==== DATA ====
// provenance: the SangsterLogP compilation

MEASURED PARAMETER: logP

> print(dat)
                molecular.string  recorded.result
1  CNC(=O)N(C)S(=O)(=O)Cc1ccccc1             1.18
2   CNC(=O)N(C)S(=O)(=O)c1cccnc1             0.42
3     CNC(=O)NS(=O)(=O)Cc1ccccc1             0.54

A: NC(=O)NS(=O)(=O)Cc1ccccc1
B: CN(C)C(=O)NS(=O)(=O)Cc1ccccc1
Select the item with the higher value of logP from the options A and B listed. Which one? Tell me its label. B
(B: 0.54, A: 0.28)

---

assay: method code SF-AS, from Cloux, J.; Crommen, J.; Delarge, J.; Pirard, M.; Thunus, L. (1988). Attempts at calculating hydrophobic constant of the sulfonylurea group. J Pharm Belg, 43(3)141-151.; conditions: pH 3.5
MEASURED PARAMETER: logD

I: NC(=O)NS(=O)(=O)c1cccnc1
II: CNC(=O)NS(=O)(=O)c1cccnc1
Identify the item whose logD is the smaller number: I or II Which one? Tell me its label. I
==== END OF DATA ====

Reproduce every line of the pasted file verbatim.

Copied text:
// provenance: the SangsterLogP compilation

MEASURED PARAMETER: logP

> print(dat)
                molecular.string  recorded.result
1  CNC(=O)N(C)S(=O)(=O)Cc1ccccc1             1.18
2   CNC(=O)N(C)S(=O)(=O)c1cccnc1             0.42
3     CNC(=O)NS(=O)(=O)Cc1ccccc1             0.54

A: NC(=O)NS(=O)(=O)Cc1ccccc1
B: CN(C)C(=O)NS(=O)(=O)Cc1ccccc1
Select the item with the higher value of logP from the options A and B listed. Which one? Tell me its label. B
(B: 0.54, A: 0.28)

---

assay: method code SF-AS, from Cloux, J.; Crommen, J.; Delarge, J.; Pirard, M.; Thunus, L. (1988). Attempts at calculating hydrophobic constant of the sulfonylurea group. J Pharm Belg, 43(3)141-151.; conditions: pH 3.5
MEASURED PARAMETER: logD

I: NC(=O)NS(=O)(=O)c1cccnc1
II: CNC(=O)NS(=O)(=O)c1cccnc1
Identify the item whose logD is the smaller number: I or II Which one? Tell me its label. I